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Friday, July 14, 2017

Where and How Do OFW Families Spend The Remittances They Receive?


One reason that keeps the Philippine economy afloat are the dollar remittances coming from the Overseas Filipino Workers (OFWs). It is being sent to their families who spend them for their everyday needs. 
In December last year, OFW remittances reached a new record high of $2.56 billion  which exceeded government target.
Bangko Sentral ng Pilipinas showed that the cash remittances last December were the highest monthly inflow to date and were up 3.6 percent from the $2.47 billion during the same month of the previous year.

Remittances serve as the direct outcome of labor migration and the most important source of dollar reserve for the country. Though the years, the OFWs acted as a savior of the Philippine economy. Almost 10 million OFWs and counting leave their families behind and work for slightly higher salaries they cannot find in their home country. They sacrifice in exchange for the better future they can possibly give to their family, hence the term "modern day heroes".

However, the better future they aim depends on how their family back home spend the remittances they send. That's why there are OFWs, after many years of working overseas, remain broke because they lack financial wisdom to channel these hard-earned money to the right expenditures. They most likely spend it to what they want instead of what they need.

How do OFW families spend the remittances they receive?
Bangko Sentral ng Pilipinas (BSP) survey of 2016 shows that recipients allocate their remittances more on consumables. For instance, 97.3 percent are for food and other household needs.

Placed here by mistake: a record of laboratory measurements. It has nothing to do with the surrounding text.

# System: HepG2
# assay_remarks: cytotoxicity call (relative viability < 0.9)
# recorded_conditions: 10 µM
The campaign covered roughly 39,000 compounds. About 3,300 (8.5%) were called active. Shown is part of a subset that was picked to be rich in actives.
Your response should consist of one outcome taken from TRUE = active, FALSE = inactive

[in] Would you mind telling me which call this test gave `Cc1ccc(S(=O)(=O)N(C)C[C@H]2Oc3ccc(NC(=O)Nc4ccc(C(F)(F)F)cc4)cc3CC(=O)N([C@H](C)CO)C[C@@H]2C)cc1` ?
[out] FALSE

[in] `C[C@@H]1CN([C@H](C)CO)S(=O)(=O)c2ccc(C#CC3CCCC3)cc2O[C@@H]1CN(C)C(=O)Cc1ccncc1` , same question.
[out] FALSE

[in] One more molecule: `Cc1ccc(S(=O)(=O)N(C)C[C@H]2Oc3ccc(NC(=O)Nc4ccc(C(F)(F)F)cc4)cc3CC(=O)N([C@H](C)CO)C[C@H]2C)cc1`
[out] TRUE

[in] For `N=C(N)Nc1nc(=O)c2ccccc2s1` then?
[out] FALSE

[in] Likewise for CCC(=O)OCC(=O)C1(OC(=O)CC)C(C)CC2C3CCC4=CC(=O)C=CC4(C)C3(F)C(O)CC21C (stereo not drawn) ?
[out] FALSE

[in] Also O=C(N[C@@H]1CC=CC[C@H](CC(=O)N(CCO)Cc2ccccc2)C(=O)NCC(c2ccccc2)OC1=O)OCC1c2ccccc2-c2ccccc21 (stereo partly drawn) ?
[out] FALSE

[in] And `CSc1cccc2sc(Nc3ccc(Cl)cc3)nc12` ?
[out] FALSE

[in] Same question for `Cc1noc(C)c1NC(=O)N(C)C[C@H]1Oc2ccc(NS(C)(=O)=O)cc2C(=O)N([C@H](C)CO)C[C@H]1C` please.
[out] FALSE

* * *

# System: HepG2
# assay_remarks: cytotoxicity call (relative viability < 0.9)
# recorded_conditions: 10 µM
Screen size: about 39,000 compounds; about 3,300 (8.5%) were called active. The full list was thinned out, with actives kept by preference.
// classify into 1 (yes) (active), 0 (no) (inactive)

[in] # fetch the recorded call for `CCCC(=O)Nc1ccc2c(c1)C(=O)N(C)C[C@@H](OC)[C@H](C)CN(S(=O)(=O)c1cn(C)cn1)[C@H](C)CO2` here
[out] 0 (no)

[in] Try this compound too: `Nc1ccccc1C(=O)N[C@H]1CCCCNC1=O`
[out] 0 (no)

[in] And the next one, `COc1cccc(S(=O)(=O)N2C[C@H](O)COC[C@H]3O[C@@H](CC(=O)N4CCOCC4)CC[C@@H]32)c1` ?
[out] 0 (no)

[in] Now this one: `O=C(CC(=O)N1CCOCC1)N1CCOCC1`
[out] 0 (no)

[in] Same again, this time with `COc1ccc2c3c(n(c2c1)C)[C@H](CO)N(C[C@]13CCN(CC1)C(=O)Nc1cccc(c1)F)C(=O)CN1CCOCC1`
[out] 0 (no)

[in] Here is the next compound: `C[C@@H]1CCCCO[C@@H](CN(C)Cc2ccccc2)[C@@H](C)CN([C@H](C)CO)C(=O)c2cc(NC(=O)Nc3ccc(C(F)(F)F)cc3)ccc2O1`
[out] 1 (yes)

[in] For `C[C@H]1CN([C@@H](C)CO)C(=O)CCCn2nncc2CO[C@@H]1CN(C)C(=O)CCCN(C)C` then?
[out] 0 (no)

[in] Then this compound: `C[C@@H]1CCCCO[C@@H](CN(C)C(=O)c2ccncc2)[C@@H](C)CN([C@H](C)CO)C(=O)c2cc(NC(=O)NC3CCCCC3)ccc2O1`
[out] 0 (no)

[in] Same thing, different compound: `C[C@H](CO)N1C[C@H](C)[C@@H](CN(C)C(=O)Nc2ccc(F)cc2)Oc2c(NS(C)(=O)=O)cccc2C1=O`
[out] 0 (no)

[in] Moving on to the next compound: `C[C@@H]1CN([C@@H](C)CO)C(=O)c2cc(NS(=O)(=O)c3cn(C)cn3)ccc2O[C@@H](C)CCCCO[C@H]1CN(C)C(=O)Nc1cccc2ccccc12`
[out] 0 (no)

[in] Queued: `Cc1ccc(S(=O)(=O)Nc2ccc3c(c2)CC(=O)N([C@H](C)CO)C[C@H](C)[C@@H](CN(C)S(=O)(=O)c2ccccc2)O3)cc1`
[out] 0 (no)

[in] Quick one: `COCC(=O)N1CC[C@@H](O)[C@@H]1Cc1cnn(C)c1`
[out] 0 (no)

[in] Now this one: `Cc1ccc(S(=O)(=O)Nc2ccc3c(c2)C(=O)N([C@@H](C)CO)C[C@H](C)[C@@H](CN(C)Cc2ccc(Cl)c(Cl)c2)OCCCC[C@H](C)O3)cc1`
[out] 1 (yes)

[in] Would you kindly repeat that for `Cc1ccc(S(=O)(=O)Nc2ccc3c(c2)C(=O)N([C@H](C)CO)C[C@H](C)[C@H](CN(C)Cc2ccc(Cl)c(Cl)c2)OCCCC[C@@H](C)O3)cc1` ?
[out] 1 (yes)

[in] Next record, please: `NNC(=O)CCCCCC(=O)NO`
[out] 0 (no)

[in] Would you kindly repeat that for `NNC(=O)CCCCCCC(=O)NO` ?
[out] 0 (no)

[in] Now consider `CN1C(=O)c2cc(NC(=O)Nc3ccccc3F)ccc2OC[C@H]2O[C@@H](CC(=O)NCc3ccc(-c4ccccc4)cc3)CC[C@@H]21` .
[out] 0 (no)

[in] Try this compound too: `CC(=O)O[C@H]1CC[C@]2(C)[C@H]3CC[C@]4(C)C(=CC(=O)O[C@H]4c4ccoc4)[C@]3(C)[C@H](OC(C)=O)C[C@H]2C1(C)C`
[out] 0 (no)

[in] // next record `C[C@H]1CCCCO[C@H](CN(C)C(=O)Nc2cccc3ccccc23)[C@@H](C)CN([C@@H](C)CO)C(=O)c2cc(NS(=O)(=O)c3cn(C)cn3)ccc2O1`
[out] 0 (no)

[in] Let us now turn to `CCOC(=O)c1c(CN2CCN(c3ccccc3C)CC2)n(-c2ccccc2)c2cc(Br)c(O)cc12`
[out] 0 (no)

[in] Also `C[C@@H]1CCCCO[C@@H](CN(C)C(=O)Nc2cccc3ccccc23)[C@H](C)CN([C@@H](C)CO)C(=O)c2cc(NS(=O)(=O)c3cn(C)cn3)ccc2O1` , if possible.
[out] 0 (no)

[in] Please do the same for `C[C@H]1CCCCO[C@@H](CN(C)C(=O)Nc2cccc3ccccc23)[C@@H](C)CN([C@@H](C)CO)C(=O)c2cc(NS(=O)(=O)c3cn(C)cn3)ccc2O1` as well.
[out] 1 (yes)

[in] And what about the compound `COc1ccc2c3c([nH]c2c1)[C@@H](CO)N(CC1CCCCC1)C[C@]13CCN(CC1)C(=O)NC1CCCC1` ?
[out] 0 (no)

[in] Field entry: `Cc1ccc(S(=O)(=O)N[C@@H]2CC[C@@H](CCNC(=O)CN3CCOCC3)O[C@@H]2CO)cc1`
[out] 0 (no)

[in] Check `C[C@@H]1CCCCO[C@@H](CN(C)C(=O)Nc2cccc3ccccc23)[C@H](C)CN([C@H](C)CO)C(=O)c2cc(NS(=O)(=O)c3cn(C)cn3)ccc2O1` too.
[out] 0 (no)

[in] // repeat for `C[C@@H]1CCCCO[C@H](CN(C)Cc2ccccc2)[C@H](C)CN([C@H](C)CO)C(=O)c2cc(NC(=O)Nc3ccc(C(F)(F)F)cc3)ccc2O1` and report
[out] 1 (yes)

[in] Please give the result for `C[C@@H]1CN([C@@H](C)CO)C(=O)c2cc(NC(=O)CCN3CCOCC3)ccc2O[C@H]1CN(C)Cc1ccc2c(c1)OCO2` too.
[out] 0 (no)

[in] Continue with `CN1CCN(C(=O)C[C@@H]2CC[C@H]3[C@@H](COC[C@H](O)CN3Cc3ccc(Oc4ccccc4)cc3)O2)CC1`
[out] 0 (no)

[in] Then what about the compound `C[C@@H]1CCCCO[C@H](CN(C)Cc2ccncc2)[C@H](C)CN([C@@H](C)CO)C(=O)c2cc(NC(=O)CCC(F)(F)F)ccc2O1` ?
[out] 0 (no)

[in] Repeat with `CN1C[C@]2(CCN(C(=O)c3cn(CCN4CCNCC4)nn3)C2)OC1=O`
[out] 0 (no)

However,  Asia Development Bank (ADB) stated that families sometimes compromise and lower their food expenses. OFW families allocates larger portion of their remittances for education (70 %), purchase of consumer durables (21.9%), and house purchase (11 %), investment (6.5 %), and miscellaneous expenses (4.5 %).

The expenditure of the remittance-receiving families is closely monitored by the government because it reflects the general condition of the country. 

In this way, OFWs can expect a better return of investment because of the government efforts to further allow recipients to avail and spend more money on government programs. At the same time, investments on education and nonfood expenditure can impart a long-term growth on the economy because of the higher probability of producing better human resources for the country.

The government formulated programs for the OFW families to be financially literate. There are also programs for the spouses of the OFWs who want to start a small business to help their husband/wife who is working abroad.

Another expenditure of the family-receiving remittance is their allocation on savings. According to data by BSP, 43.2 percent of Filipinos who are considered mostly put their savings at home.

Moreover, a portion of OFW households, especially those who left the country for the first time, allotted part of their remittances for debt payments (46.5 %). Geographically speaking, large portion of the OFW households in the NCR allocated their remittances to pay their debts, for purchase of food and other household needs, they stretch their budget on what is left. Their budget for investment follows as they get rid of the debts.

If the OFW families could spend the remittances wisely with at least 30% would go to savings or investment, every OFWs sacrifices will not be in vain. They must work hand in hand to make the better future they aim to come into reality.
Many OFWs has now become successful in handling their finances by educating themselves and through government  programs.
The key is to determine how much do you need to allocate on expenditures and spend only within your means. 

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